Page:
From San Diego, you can go to the beach, Mexico, the mountains, the desert or Los Angeles all within a two-hour drive. No wonder the locals call their home “America’s Finest City”.
There are 110km of beaches near San Diego, including something for all tastes. In a city that is famous for pleasant, year-round sunshine, you can enjoy the sea and sand from January to December. With so much variety, it’s easy to see why San Diego is famous for surfing, jet skiing, paddle boarding, snorkeling, kayaking and scuba diving!
La Jolla Shores is prime location for surfing. Palm trees and lifeguard towers give an authentic Californian vibe, perfect if you want to try surfing for the first time. Of course, experienced surfers are welcome too.
A little further up the coast, Black's Beach runs from the city of San Diego to the cliffs of Torrey Pines State Park. Surfers love the waves, which can make swimming challenging. The top portion of Black’s is a nude beach, the San Diego section is not (just something to be aware of if you enjoy long strolls on the seafront!).
Meanwhile, Pacific Beach sits south of La Jolla and has a famous boardwalk that stretches to Mission Beach, which is the place for surf shops, taco stands and vintage wooden rollercoasters. Mission Bay has calm waters that are perfect for swimming.
Coronado Beach has glittery sand, calm waves and serene sunsets. There are public volleyball courts and fire rings, perfect for an evening bonfire.
The Coaster Train (gonctd.com) runs up and down the coast and is a nice way to travel between beaches in San Diego County while enjoying the scenery.
Hidden Street Art
The streets of San Diego are covered in art after a 2010 initiative by the Museum of Contemporary Art San Diego. At the end of the project, many of the works were left up. For example, at 25th Street in the Golden Hills neighbourhood there is a musical bridge, where the metal bars of the bridge have been tuned to play a song when struck.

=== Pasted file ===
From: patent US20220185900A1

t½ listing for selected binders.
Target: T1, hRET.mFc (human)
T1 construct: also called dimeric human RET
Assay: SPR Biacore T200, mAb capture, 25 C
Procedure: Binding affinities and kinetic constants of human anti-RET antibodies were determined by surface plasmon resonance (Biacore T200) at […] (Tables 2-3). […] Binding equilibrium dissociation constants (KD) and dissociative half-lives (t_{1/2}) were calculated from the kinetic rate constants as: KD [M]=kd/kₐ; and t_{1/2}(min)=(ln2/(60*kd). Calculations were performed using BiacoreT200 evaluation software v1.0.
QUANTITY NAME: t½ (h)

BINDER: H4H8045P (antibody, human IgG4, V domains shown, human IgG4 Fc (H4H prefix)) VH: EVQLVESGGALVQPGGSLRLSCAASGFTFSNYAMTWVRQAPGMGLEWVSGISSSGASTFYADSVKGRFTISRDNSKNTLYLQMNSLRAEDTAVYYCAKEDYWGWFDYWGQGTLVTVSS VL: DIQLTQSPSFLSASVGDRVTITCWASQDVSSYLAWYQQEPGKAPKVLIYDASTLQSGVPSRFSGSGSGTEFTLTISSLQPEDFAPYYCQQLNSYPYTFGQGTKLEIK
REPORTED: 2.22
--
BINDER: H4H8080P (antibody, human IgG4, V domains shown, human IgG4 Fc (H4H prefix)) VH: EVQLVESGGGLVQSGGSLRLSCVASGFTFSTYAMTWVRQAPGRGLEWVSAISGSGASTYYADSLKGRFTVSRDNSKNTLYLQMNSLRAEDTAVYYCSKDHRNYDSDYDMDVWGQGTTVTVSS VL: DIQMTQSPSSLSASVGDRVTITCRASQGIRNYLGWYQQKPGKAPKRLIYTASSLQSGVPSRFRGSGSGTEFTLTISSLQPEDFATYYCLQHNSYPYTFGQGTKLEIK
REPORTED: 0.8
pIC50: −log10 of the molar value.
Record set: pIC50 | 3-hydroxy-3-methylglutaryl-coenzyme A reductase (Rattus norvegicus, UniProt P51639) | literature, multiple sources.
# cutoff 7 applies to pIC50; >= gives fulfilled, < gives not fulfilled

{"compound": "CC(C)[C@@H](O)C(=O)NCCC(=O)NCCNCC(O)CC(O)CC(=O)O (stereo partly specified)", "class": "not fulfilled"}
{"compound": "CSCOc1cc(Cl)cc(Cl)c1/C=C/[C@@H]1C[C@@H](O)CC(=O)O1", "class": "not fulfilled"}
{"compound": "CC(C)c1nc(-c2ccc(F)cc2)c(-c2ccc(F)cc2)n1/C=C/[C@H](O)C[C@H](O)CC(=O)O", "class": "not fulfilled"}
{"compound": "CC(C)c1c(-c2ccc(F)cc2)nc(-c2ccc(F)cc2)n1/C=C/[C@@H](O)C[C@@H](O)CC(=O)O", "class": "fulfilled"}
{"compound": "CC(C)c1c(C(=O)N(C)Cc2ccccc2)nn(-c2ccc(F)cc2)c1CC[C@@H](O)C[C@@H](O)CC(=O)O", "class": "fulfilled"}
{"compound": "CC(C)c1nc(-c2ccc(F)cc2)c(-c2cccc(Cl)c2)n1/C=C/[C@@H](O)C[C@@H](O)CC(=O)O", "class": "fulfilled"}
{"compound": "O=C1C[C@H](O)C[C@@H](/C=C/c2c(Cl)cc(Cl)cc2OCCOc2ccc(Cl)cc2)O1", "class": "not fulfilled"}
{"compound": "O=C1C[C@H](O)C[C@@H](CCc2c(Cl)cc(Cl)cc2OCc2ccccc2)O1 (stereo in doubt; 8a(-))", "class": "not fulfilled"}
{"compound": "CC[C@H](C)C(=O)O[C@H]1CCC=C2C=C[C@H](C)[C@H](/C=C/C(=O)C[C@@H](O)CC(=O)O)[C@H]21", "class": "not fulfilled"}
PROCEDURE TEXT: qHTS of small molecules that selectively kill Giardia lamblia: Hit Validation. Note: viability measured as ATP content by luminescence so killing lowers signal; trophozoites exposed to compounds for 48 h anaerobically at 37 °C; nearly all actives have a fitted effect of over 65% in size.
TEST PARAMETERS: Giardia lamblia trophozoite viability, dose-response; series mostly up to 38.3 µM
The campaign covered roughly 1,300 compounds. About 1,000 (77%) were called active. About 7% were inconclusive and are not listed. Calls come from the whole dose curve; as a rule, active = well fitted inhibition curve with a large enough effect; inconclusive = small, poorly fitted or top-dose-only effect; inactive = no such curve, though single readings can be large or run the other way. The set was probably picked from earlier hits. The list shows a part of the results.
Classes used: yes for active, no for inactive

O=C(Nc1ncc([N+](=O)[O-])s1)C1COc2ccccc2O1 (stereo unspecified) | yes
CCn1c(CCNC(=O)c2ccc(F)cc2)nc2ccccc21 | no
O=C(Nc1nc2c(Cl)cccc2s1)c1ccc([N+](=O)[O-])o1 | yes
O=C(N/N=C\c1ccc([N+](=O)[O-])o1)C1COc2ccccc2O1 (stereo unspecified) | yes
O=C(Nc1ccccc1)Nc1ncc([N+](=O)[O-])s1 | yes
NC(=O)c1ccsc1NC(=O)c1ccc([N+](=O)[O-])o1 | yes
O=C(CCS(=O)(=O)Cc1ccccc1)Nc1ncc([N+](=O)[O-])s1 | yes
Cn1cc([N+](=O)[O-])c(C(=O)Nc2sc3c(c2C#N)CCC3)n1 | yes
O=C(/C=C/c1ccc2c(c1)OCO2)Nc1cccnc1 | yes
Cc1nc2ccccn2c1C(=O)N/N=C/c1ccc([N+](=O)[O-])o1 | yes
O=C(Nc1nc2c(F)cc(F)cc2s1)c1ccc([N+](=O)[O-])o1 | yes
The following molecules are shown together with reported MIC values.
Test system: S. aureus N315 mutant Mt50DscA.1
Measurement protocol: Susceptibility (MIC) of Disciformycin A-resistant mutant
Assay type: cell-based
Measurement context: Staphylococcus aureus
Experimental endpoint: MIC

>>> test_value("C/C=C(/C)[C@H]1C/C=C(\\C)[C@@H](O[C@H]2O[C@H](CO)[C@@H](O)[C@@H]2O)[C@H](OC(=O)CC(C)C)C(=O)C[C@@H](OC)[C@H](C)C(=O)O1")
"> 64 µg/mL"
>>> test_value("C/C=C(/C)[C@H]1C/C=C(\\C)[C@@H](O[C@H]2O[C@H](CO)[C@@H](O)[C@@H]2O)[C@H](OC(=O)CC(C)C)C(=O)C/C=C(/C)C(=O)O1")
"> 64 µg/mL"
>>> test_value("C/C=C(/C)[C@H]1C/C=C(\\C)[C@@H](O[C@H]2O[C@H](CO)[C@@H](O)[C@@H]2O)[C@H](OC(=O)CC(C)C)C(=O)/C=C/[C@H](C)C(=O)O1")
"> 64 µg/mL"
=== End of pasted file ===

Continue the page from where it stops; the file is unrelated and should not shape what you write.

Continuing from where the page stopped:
Tweet Street is an outdoor bird-park with some beautiful birdhouses designed by artists. It was built to provide a home for birds displaced through urban development. In Chicano Park, meanwhile, there are a large collection of outdoor murals to enjoy.
Benches and utility boxes across the city have been decorated by artists and one of the best ways to discover San Diego’s street art is through the urban art trail (urbanarttrail.com).
And if you enjoy your art in more “official” surroundings, both the downtown and La Jolla centres of the Museum of Contemporary Art San Diego are free on the third Thursday of each month from 17:00 to 19:00.
Balboa Park & San Diego Zoo
This enormous urban park is home to San Diego Zoo (sandiegozoo.org), sixteen museums, various designated gardens and a replica of London’s Globe Theatre, where plays and musicals are performed throughout the year. Lots of the architecture and natural attractions within the park came into being for the 1915 Panama–California Exposition, which celebrated the opening of the Panama Canal.
On the first Wednesday of every month you can stargaze outside the Reuben H. Fleet Science Center; the San Diego Astronomy Association sets up huge telescopes through which you can enjoy views to the far ends of the solar system. The Spreckels Organ Pavilion, meanwhile, is owned by the City of San Diego and houses the great open-air Spreckels Organ, which has 4518 pipes and its own civic organist!
There are more than 80 golf courses in the San Diego area, spreading from the mountains to the seaside cliffs. The most famous local courses are at Torrey Pines, which has hosted the US Open. Apart from the glorious location, what makes the two courses at Torrey Pines stand out is that they are owned by the local authority and open to the public (although you do need to book in advance and rounds are well over $150, even during the week).
You don’t have to visit a championship course to enjoy the local golf scene. Many local venues can be played for under $50 for a round, including Mission Bay Golf Resort, Warner Springs Ranch and Pala Mesa Resort.
If you are interested in how golf equipment is made, Callaway, Taylor Made, Titleist, and Cobra are based in Carlsbad, San Diego County. Some offer tours of their facilities.
San Diego Zoo Safari Park is a 730 hectare zoo in the San Pasqual Valley which houses a large array of wild and endangered animals from all over the world, including local creatures like the California condor. Take the Africa Tram through the expansive African exhibits and get up close with giraffes, rhinoceros and antelope, or strap in and ride a 3km zipline.
The animals at Sea World have rather less space to splash around in, but the legendary attraction is one of San Diego’s most famous destinations.